Fisker built about 2,450 Karmas and according to Reuters it lost $35,000 or more on every one of the $100,000+ extended range hybrid cars. Company founder Henrik Fisker resigned in March 2013 citing differences with management. Soon after that, Fisker Automotive defaulted on its government loan and hired bankruptcy advisors. All but a few FiskerAutomotive employees were laid off this spring.

The Fisker Automotive brand and rights to produce the Karma have attracted a number of potential buyers including Fritz Nols AG, a German investor group lead by Ingo Voigt. According to the Autobild magazine, Fritz Nols has offered $25 million for Fisker. In a Facebook post last week, Voigt said that his group had submitted a “detailed offer including a signed [letter of intent] and a short presentation of our restructuring plan” to the DOE. Chinese auto parts maker Wanxiang Group and a Hong Kong investment group have also expressed interest.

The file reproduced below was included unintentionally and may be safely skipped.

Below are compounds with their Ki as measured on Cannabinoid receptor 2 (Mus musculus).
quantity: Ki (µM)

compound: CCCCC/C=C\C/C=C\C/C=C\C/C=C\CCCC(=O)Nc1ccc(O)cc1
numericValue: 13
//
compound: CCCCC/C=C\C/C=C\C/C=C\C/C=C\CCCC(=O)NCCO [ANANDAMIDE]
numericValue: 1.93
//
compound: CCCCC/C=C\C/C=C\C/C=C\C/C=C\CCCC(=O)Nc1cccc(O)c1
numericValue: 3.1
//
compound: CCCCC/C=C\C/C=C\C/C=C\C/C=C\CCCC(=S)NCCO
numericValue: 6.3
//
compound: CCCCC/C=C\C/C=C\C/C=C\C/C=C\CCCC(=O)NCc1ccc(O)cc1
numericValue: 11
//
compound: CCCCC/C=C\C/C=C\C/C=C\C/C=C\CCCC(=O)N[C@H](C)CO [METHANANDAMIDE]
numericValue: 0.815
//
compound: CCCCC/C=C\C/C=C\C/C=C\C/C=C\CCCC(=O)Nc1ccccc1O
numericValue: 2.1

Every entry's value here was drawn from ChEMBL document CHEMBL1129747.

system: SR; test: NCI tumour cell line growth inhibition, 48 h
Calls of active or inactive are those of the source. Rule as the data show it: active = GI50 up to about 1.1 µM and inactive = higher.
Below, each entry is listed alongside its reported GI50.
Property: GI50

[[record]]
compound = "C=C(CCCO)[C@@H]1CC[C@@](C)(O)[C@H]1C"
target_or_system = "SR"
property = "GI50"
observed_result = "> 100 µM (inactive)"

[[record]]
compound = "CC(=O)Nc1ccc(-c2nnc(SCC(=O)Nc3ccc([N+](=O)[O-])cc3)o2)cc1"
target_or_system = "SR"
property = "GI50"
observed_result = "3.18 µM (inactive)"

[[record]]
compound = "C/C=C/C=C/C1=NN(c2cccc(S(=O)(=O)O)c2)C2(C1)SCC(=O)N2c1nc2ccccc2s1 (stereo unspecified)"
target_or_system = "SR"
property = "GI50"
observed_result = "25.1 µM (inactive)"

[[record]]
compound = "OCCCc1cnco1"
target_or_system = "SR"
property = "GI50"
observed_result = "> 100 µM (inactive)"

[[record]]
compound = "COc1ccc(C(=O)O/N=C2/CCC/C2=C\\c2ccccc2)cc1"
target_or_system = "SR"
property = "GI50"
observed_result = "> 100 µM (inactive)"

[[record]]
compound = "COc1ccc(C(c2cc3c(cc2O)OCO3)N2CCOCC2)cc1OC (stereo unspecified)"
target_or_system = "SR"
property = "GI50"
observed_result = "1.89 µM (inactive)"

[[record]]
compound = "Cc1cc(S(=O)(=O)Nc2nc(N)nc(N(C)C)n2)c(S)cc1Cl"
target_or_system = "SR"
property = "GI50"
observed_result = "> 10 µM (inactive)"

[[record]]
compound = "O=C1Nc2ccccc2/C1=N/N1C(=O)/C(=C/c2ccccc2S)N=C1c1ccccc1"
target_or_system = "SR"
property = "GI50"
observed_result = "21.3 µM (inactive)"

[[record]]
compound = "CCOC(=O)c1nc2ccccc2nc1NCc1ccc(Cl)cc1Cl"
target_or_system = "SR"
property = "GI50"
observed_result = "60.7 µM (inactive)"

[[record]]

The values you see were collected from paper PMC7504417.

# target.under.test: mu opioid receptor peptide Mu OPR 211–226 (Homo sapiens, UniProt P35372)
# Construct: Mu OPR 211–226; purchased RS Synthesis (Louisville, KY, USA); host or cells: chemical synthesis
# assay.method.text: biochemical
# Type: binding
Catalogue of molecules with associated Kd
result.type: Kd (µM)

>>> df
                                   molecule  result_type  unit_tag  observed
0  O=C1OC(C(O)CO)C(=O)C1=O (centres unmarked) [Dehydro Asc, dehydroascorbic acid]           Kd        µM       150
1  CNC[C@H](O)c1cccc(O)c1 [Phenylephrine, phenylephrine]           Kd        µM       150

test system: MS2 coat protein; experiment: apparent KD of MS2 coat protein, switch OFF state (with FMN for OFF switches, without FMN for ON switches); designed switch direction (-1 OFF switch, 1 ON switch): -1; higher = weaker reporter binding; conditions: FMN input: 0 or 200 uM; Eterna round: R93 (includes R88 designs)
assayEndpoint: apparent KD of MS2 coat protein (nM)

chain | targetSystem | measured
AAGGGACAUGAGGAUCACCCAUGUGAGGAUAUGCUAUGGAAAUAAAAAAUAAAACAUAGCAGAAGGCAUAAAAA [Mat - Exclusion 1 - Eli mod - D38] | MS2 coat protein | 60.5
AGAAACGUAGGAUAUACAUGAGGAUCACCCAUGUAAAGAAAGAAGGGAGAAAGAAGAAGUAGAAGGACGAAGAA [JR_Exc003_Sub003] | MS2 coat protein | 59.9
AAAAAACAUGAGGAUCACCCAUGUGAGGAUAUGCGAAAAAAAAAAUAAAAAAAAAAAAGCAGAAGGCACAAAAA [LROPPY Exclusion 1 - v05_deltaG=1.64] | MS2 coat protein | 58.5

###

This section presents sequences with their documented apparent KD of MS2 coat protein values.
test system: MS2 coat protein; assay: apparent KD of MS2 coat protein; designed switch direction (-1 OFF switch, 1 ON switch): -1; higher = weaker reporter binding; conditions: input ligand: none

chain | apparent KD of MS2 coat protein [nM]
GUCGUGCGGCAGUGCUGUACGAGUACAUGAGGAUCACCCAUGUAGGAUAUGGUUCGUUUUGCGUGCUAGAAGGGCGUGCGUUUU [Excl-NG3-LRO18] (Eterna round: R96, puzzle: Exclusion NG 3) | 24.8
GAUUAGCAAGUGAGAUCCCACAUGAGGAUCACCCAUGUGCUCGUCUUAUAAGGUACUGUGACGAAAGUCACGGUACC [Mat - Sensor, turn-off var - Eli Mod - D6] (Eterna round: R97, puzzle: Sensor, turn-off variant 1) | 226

Bids on the remaining $168 million in Fisker’s outstanding debt are due by Oct. 7. The auction will take place Oct. 11. Davidson said that the DOE “will require all bids to include a commitment and business plan that promotes domestic manufacturing capabilities and related engineering for advanced technology vehicles here in the United States.”

Fisker Automotive had no comment.

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U.S. Dept. of Energy to Resume ATVM Alternative Vehicle Loan Program Wed, 28 Aug 2013 15:38:07 +0000 Picture-491